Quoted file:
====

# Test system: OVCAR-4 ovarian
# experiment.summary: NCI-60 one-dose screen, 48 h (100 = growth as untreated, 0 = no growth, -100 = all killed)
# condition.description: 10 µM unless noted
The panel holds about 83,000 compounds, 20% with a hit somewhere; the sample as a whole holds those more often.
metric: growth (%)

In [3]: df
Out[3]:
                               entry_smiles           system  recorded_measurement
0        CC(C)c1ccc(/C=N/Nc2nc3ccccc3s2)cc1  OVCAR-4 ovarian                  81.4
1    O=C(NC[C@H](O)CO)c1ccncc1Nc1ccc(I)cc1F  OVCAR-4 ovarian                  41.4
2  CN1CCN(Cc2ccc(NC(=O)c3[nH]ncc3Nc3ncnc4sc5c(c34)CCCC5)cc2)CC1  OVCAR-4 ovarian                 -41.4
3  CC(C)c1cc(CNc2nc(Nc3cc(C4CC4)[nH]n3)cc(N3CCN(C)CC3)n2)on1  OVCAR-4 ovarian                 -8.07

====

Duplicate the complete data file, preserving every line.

# Test system: OVCAR-4 ovarian
# experiment.summary: NCI-60 one-dose screen, 48 h (100 = growth as untreated, 0 = no growth, -100 = all killed)
# condition.description: 10 µM unless noted
The panel holds about 83,000 compounds, 20% with a hit somewhere; the sample as a whole holds those more often.
metric: growth (%)

In [3]: df
Out[3]:
                               entry_smiles           system  recorded_measurement
0        CC(C)c1ccc(/C=N/Nc2nc3ccccc3s2)cc1  OVCAR-4 ovarian                  81.4
1    O=C(NC[C@H](O)CO)c1ccncc1Nc1ccc(I)cc1F  OVCAR-4 ovarian                  41.4
2  CN1CCN(Cc2ccc(NC(=O)c3[nH]ncc3Nc3ncnc4sc5c(c34)CCCC5)cc2)CC1  OVCAR-4 ovarian                 -41.4
3  CC(C)c1cc(CNc2nc(Nc3cc(C4CC4)[nH]n3)cc(N3CCN(C)CC3)n2)on1  OVCAR-4 ovarian                 -8.07